Military expenditures – per cent of GDP: 0.11 NA% (Not including Police).
Adapted from the CIA World Factbook 2000.
Historical naval and military bases and establishments of Bermuda
- Bermudian Privateering
- Royal Naval Dockyard Bermuda, and the Royal Navy in Bermuda 1795–1995.
- Royal Navy (Fleet Air Arm), Royal Naval Air Station Boaz Island (HMS Malabar) 1939–1943.
- Corps of Colonial Marines. 1814–1816.
- Castle Islands Fortifications
- British Army, Bermuda Garrison. 1701–1957.
- Bermuda Militia. 1612–1815.
- St. George's Garrison
- Prospect Camp
- Warwick Camp
- Boaz Island and Watford Island (British Army base)
- Ordnance Island
- Agar's Island
- Locally raised Volunteer and Territorial Army Units. 1895–1965.
- Royal Air Force, RAF Darrell's Island. 1939–1945.
- Royal Air Force, Kindley Field. 1943–1945
- Royal Canadian Navy, HMCS Somers Isles. 1944–1945.
- Royal Canadian Navy, Naval Radio Station Bermuda. 1944–1968.
- Canadian Forces Station Bermuda, Daniel's Head. 1968–1993.
Former US Bases In Bermuda
- United States Naval Station, Base 24, on White's Island, Bermuda. First World War.
- United States Naval Supply Station, Bermuda at Agar's Island. First World War.
- US Naval Operating Base, Naval Station Bermuda, Naval Air Station Bermuda, and NAS Bermuda Annex. 1941–1995.
- United States Navy Submarine Base, Ordnance Island. Second World War.
- United States Navy, Naval Facility Bermuda. (Tudor Hill) 1954–1995.
- Bermuda Base Command, US Army. 1941–1945.
- United States Army, Fort Bell. 1941–1948.
- United States Army Air Forces, Kindley Field. 1943–1948.
- United States Air Force, Kindley Air Force Base. 1948–1970.
- United States Navy, Naval Air Station Bermuda (originally Kindley Field). 1970–1995.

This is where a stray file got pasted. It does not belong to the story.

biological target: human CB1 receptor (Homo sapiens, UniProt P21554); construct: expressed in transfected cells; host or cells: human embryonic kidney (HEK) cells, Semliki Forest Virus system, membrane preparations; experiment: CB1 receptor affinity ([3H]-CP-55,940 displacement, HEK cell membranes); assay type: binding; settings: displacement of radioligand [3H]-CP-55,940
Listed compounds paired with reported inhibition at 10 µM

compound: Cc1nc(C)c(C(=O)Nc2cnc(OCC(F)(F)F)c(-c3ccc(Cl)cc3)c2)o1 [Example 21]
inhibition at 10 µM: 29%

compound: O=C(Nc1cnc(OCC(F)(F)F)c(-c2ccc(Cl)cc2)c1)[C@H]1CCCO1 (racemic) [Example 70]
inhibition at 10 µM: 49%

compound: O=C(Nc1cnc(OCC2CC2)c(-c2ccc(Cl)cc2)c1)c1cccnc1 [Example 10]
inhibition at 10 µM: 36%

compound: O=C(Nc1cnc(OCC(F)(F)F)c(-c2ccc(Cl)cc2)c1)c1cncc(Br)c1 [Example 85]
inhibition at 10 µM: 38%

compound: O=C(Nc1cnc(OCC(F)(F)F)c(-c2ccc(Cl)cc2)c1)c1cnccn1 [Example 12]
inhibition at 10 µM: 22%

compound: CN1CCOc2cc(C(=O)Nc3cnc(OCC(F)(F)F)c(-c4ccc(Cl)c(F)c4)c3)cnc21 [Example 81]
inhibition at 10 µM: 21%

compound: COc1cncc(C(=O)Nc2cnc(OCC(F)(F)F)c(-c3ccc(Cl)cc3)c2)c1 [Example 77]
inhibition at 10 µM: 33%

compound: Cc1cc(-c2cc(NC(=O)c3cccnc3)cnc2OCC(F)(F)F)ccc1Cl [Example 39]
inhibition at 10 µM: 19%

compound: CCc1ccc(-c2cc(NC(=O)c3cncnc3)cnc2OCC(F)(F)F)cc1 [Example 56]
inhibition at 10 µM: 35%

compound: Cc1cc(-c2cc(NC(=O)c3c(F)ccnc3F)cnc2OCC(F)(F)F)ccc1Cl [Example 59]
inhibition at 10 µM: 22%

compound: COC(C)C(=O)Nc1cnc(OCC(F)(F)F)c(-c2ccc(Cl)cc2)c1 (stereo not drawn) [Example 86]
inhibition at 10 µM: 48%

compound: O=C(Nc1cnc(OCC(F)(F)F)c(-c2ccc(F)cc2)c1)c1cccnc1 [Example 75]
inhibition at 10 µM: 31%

- United States Coast Guard Air-Sea Rescue, at Naval Station Bermuda and Kindley AFB
- National Air and Space Administration, at Kindley AFB/US NAS Bermuda
- Defence, Not Defiance: A History Of The Bermuda Volunteer Rifle Corps, Jennifer M. Ingham (now Jennifer M. Hind), The Island Press Ltd., Pembroke, Bermuda, ISBN 0-9696517-1-6
- The Andrew And The Onions: The Story Of The Royal Navy In Bermuda, 1795–1975, Lt. Commander Ian Strannack, The Bermuda Maritime Museum Press, The Bermuda Maritime Museum, P.O. Box MA 133, Mangrove Bay, Bermuda MA BX. ISBN 0-921560-03-6
- Bermuda Forts 1612–1957, Dr. Edward C. Harris, The Bermuda Maritime Museum Press, The Bermuda Maritime Museum, ISBN 0-921560-11-7
- Bulwark Of Empire: Bermuda's Fortified Naval Base 1860-1920, Lt.-Col. Roger Willock, USMC, The Bermuda Maritime Museum Press, The Bermuda Maritime Museum, ISBN 0-921560-00-1
- Flying Boats Of Bermuda, Sqn.-Ldr. Colin A. Pomeroy, Printlink, PO Box 937, Hamilton, Bermuda HM DX, ISBN 0-9698332-4-5
- Bermuda From Sail To Steam: The History Of The Island From 1784 to 1901, Dr. Henry Wilkinson, Oxford University Press, ISBN 0-19-215932-1
- POTSI (archived): Bermuda Military History Index
- POTSI (archived): Bermuda Regiment
- POTSI (archived): Bermuda's First World War Roll of Honour
- POTSI (archived): Bermuda's Second World War Roll of Honour
- POTSI (archives): THE GREAT WAR - BERMUDIANS IN IMPERIAL(LESS LOCAL) UNITS, AND IN ALLIED FORCES.
- Bermuda Cadet Corps
- Bermuda Sea Cadet Corps
- Bermuda Online: Royal Navy in Bermuda, Pre-1900
- Bermuda Online: Royal Navy in Bermuda, 1900-1995
- Bermuda Online: Fortifications in Bermuda
- Bermuda Online: Regiments and Army Units stationed in Bermuda
- Bermuda Online: Canadian Forces in Bermuda
- Bermuda Online: American Forces in Bermuda
- Bermuda Online: War Veterans of Bermuda